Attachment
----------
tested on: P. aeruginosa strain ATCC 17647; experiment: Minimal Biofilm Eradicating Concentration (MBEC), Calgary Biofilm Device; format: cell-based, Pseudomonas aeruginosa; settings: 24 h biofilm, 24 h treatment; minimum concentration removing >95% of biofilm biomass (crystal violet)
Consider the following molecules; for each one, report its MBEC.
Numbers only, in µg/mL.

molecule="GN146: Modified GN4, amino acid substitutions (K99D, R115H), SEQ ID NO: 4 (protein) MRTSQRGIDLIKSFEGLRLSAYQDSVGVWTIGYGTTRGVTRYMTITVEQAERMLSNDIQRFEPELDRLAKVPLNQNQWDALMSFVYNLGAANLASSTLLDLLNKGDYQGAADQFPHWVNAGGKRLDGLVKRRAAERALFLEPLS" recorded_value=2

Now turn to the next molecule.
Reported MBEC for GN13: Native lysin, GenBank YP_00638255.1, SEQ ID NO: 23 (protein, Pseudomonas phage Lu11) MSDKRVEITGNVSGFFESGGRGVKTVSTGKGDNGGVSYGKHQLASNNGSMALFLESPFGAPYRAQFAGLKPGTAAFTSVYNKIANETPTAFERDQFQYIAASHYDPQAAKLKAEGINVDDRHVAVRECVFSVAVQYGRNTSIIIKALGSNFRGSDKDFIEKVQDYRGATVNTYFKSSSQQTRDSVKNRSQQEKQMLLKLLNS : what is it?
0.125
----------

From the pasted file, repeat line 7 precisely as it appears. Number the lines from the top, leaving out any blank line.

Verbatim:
0.125